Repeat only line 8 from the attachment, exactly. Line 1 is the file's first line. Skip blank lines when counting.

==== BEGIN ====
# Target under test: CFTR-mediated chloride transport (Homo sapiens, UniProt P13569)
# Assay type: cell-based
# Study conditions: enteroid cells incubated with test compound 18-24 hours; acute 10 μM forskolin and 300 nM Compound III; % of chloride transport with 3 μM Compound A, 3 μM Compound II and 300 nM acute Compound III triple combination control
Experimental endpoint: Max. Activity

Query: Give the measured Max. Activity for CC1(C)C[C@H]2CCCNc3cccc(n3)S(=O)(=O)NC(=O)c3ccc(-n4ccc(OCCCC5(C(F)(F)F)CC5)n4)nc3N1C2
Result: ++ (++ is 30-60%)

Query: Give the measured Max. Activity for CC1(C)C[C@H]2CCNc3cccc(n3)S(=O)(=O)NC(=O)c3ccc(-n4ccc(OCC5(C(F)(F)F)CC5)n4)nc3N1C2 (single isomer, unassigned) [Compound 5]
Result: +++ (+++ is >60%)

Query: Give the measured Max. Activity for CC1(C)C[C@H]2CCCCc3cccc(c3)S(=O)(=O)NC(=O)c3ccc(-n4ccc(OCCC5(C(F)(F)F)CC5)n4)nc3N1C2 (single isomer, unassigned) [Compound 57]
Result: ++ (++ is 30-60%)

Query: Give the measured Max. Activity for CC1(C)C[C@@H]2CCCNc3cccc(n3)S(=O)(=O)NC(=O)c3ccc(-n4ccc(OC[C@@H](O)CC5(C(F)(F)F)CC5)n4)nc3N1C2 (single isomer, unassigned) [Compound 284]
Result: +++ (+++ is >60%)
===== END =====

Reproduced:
Result: +++ (+++ is >60%)